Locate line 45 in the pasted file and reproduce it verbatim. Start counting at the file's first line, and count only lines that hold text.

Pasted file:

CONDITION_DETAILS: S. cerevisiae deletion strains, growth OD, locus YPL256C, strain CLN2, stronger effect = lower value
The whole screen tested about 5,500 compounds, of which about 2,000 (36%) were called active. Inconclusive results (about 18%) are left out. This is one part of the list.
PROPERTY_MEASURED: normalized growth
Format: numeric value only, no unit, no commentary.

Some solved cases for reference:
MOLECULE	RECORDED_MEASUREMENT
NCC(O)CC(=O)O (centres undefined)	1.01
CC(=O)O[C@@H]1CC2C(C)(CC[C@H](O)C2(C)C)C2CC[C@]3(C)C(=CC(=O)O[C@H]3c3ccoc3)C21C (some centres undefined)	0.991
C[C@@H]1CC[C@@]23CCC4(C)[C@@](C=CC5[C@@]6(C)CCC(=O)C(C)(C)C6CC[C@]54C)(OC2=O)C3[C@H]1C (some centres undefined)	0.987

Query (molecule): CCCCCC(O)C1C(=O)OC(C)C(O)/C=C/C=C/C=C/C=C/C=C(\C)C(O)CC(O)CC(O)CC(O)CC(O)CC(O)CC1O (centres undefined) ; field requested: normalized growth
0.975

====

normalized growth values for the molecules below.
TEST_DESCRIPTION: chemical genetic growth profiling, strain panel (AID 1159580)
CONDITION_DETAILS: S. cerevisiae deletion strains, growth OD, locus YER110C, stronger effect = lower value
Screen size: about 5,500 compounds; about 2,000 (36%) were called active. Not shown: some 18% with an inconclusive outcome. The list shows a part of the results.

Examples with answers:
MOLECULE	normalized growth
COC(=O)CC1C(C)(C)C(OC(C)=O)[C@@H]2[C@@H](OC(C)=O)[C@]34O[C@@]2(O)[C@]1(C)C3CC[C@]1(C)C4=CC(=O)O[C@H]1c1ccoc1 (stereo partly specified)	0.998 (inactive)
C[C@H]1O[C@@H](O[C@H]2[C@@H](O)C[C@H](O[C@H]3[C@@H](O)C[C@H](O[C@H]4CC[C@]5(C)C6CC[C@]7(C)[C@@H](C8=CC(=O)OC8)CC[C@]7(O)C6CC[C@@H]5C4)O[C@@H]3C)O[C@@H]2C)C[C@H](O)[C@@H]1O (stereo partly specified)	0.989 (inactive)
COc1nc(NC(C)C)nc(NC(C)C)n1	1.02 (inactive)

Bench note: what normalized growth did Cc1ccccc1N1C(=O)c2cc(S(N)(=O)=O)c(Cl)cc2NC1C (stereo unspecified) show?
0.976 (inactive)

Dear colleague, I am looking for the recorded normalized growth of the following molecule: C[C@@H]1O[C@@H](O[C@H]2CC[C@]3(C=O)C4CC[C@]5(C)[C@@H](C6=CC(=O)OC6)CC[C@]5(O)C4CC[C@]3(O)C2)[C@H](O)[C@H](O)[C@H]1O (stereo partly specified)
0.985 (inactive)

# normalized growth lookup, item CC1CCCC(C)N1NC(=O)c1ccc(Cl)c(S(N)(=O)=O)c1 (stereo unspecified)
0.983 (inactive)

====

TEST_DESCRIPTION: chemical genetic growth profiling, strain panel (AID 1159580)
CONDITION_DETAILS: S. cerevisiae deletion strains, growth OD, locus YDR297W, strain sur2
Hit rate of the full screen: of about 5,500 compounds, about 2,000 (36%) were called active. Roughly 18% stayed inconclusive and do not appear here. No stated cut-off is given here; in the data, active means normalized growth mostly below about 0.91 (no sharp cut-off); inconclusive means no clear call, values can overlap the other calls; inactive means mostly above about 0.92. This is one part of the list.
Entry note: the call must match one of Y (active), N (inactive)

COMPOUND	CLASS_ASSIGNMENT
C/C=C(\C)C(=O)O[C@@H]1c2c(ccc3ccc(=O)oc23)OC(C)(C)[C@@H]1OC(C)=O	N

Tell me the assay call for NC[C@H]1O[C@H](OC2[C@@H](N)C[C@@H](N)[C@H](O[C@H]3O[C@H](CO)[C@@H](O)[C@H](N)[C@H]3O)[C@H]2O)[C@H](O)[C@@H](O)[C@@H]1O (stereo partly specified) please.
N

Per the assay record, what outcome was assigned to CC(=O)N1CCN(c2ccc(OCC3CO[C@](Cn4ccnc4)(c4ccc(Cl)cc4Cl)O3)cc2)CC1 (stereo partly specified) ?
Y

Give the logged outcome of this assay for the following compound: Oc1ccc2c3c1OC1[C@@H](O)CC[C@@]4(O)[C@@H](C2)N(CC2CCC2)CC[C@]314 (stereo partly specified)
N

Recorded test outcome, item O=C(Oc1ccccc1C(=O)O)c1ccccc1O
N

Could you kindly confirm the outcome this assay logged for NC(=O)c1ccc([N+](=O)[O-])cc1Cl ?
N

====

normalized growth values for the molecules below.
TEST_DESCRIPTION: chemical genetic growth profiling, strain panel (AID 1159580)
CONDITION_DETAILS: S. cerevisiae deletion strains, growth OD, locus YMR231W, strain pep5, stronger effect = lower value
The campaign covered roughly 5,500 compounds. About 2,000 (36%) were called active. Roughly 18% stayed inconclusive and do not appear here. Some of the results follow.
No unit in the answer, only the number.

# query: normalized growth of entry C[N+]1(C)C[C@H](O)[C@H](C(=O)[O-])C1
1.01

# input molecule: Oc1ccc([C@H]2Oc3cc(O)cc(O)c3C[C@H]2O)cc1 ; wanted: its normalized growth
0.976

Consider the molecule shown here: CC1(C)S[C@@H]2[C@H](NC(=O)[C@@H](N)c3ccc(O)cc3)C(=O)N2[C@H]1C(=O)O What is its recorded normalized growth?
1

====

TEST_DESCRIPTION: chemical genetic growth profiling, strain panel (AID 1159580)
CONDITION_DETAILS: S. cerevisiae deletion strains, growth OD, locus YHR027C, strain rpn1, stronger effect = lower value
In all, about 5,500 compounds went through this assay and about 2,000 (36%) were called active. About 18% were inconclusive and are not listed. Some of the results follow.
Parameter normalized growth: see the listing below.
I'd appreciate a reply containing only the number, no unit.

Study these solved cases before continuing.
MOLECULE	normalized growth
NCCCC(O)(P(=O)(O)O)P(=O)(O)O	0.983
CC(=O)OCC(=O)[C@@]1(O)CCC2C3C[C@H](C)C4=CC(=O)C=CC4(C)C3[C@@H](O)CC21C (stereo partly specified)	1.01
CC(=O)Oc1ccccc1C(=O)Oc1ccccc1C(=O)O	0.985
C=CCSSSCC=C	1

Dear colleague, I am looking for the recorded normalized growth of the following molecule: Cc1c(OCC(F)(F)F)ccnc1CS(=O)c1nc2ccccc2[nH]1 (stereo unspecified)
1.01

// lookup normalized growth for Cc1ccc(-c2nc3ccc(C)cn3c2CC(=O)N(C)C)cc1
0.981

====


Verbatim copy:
====